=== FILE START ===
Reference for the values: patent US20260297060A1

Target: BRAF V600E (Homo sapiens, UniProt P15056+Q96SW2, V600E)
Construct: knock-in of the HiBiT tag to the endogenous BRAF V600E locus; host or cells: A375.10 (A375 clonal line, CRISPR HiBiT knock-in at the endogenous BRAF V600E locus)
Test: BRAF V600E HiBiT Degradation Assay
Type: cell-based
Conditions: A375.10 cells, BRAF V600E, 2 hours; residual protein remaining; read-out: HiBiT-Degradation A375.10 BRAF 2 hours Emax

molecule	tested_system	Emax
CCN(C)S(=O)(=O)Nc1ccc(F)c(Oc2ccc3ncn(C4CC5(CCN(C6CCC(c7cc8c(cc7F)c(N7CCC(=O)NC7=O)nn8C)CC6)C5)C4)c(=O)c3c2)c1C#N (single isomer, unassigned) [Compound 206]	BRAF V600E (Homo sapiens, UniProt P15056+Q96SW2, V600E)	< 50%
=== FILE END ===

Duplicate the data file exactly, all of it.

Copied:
Reference for the values: patent US20260297060A1

Target: BRAF V600E (Homo sapiens, UniProt P15056+Q96SW2, V600E)
Construct: knock-in of the HiBiT tag to the endogenous BRAF V600E locus; host or cells: A375.10 (A375 clonal line, CRISPR HiBiT knock-in at the endogenous BRAF V600E locus)
Test: BRAF V600E HiBiT Degradation Assay
Type: cell-based
Conditions: A375.10 cells, BRAF V600E, 2 hours; residual protein remaining; read-out: HiBiT-Degradation A375.10 BRAF 2 hours Emax

molecule	tested_system	Emax
CCN(C)S(=O)(=O)Nc1ccc(F)c(Oc2ccc3ncn(C4CC5(CCN(C6CCC(c7cc8c(cc7F)c(N7CCC(=O)NC7=O)nn8C)CC6)C5)C4)c(=O)c3c2)c1C#N (single isomer, unassigned) [Compound 206]	BRAF V600E (Homo sapiens, UniProt P15056+Q96SW2, V600E)	< 50%